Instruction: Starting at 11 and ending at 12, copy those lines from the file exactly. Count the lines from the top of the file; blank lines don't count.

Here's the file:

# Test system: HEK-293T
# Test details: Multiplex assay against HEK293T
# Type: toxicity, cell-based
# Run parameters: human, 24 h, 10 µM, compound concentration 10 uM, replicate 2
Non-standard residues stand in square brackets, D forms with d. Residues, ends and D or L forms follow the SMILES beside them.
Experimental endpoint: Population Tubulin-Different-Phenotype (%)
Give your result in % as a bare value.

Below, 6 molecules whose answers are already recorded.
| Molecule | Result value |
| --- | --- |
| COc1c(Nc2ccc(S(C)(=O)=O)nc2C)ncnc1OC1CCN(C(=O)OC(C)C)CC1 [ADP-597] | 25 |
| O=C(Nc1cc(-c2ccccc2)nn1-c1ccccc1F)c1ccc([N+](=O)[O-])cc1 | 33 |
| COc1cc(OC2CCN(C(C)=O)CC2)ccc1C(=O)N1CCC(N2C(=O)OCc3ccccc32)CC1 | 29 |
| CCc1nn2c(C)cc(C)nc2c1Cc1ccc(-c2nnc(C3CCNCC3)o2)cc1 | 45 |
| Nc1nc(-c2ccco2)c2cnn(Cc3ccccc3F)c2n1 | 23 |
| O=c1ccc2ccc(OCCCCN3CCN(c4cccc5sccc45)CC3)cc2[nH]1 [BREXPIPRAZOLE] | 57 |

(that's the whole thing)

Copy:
| COc1c(Nc2ccc(S(C)(=O)=O)nc2C)ncnc1OC1CCN(C(=O)OC(C)C)CC1 [ADP-597] | 25 |
| O=C(Nc1cc(-c2ccccc2)nn1-c1ccccc1F)c1ccc([N+](=O)[O-])cc1 | 33 |